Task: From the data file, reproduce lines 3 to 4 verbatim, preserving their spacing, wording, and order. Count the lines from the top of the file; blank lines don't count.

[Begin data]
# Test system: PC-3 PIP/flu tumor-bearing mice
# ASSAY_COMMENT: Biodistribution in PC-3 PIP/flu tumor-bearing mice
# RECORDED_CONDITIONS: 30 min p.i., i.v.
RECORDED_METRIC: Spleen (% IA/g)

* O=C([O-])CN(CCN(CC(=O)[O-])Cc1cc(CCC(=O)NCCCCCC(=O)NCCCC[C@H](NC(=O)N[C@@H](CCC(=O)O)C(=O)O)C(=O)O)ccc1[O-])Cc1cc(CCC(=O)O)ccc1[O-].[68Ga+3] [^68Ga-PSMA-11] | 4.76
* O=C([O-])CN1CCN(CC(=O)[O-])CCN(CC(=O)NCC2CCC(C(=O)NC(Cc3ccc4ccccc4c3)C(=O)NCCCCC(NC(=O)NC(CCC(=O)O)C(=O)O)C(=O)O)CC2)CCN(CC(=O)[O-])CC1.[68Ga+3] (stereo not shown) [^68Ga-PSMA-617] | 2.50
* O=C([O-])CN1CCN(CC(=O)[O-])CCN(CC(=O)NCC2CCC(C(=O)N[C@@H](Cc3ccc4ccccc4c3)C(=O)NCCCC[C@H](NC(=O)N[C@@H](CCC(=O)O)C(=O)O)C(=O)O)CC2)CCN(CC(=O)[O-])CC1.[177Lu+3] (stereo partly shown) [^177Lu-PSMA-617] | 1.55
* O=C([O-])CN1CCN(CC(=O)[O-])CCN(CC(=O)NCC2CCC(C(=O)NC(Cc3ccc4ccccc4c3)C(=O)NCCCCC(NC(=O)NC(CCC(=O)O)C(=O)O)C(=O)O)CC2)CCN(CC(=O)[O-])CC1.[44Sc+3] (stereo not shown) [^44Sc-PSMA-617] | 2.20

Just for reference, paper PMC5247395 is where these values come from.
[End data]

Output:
# RECORDED_CONDITIONS: 30 min p.i., i.v.
RECORDED_METRIC: Spleen (% IA/g)